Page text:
The Underground Man

The Underground Man

Just before Christmas I read The Underground Man by Mick Jackson, which had been on my Kindle for a while, and which I was determined to read before my new Christmas books were unwrapped. It was a really surprising and wonderful book.

It follows the life of ‘His Grace’, the Victorian fifth Duke of Portland, over six months, as he descends into eccentricity in his stately home in Worksop in the Midlands, beneath which he has built a vast network of underground tunnels, which he likes to ride along in his carriage, occasionally popping up above ground to surprise the local villagers. The Duke is intrigued by life and is constantly asking those who work on his vast estate all sorts of questions about how things work. The locals are puzzled by these enquiries, but whilst some find him alarming, others seem to take his unexpected visits in their stride.

The Duke is plagued with a range of ailments, which have him firing his doctor, experimenting with local suggestions from post mistresses and village healers, and his poor digestion means he often takes to his bed, where many of his flights of fancy are dreamed up. He seems to be descending into a kind of madness, preferring more and more to stay at home or to only venture out underground. Then suddenly a trip to Edinburgh is planned for him and his valet and he sets off on the train preparing to meet Professor Bannister, an expert in trepanning – a surgical intervention that involves drilling a hole into the human skull. When the Duke returns home and starts experimenting on himself his staff can only wonder exactly what he is doing locked away in his rooms.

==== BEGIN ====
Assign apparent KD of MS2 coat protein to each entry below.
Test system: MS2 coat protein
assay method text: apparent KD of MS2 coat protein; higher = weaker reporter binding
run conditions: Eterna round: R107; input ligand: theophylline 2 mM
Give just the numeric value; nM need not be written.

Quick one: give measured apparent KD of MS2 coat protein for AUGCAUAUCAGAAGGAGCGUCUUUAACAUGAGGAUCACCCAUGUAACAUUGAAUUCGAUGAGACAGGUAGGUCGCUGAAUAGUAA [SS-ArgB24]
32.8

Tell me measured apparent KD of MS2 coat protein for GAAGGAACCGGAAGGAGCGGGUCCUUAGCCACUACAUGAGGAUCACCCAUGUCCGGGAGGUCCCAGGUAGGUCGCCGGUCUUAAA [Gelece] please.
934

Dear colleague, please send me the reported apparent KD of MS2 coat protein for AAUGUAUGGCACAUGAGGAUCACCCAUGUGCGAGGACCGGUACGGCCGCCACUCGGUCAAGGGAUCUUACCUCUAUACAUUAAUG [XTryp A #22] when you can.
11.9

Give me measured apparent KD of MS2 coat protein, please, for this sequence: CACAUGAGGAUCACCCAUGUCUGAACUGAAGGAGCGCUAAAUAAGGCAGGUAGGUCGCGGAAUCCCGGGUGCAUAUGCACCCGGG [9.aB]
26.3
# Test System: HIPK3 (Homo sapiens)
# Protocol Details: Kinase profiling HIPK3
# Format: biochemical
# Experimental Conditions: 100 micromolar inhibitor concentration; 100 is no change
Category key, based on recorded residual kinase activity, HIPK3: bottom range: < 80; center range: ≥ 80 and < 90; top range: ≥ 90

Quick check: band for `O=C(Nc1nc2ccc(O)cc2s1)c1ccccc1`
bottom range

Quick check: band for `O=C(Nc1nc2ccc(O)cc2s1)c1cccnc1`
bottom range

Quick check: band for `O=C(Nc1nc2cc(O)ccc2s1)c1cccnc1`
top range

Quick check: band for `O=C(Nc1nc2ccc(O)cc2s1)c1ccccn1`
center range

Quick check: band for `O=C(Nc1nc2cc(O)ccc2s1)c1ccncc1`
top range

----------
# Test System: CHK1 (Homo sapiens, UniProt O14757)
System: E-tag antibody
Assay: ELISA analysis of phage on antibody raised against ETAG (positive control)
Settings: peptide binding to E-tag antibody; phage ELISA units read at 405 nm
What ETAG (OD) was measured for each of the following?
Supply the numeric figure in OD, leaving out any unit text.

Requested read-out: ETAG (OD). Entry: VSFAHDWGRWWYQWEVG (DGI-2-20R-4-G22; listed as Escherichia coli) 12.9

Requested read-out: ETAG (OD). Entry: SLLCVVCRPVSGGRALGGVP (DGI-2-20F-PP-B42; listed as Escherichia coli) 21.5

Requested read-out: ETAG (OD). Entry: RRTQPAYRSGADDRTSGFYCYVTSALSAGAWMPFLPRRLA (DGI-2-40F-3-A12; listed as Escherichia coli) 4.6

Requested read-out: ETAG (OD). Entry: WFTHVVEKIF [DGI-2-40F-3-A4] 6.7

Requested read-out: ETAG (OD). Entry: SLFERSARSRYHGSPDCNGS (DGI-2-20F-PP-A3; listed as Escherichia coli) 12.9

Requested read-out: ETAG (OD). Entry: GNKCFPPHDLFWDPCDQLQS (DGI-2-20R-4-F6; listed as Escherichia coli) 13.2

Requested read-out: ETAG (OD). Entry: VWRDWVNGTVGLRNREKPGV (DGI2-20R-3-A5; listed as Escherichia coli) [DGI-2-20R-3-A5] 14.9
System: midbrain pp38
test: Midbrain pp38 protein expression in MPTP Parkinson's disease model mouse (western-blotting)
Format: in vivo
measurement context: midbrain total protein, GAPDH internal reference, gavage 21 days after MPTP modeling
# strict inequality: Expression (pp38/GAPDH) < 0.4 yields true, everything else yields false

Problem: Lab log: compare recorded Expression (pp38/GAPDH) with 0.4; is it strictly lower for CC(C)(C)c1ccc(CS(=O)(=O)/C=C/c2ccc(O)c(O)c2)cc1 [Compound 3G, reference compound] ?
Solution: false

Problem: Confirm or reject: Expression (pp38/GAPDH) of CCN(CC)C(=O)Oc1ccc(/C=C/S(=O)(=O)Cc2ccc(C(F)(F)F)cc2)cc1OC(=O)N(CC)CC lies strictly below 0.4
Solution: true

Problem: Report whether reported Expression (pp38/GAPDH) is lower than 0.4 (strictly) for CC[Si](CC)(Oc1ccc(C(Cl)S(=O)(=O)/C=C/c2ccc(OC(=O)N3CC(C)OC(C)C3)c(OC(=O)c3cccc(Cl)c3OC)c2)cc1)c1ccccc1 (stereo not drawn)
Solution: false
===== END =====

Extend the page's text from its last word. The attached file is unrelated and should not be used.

This deeply original book gripped me from start to finish and it very much deserved to be shortlisted for the Booker Prize in 1997.